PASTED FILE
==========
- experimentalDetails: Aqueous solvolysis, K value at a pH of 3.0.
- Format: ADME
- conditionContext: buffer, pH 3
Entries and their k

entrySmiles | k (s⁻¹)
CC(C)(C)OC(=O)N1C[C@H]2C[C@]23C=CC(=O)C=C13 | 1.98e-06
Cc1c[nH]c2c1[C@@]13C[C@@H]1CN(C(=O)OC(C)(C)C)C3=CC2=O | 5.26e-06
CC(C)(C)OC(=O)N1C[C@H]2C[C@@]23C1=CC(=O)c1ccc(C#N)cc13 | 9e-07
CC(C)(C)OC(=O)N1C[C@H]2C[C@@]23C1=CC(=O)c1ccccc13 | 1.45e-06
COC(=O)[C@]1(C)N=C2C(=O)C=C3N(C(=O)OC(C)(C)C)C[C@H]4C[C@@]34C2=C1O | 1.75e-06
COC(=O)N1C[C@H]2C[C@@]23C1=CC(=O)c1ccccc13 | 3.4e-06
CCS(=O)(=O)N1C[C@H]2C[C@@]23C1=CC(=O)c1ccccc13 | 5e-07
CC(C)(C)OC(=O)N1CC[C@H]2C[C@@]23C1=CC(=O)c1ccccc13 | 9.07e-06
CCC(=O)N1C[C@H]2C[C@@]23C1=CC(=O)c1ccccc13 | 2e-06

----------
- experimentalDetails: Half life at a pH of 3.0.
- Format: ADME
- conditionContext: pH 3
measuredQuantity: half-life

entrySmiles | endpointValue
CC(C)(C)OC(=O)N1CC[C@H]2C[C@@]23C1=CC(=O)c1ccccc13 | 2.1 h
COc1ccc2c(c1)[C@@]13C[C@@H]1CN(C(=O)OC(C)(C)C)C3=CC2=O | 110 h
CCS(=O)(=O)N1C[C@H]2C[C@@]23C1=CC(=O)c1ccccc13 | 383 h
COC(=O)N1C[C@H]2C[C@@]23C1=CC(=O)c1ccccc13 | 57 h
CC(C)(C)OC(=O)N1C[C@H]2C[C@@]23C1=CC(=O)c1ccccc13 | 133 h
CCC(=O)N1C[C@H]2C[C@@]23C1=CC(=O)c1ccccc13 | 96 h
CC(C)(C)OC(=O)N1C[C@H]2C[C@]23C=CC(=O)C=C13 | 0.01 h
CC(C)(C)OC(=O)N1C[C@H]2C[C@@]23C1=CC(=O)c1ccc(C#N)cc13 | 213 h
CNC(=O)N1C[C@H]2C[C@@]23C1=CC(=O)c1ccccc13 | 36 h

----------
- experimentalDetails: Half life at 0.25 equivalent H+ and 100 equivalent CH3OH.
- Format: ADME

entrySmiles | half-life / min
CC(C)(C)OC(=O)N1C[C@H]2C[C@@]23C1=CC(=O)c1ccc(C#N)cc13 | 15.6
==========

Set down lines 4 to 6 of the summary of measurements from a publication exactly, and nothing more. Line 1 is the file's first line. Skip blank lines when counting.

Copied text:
Entries and their k

entrySmiles | k (s⁻¹)
CC(C)(C)OC(=O)N1C[C@H]2C[C@]23C=CC(=O)C=C13 | 1.98e-06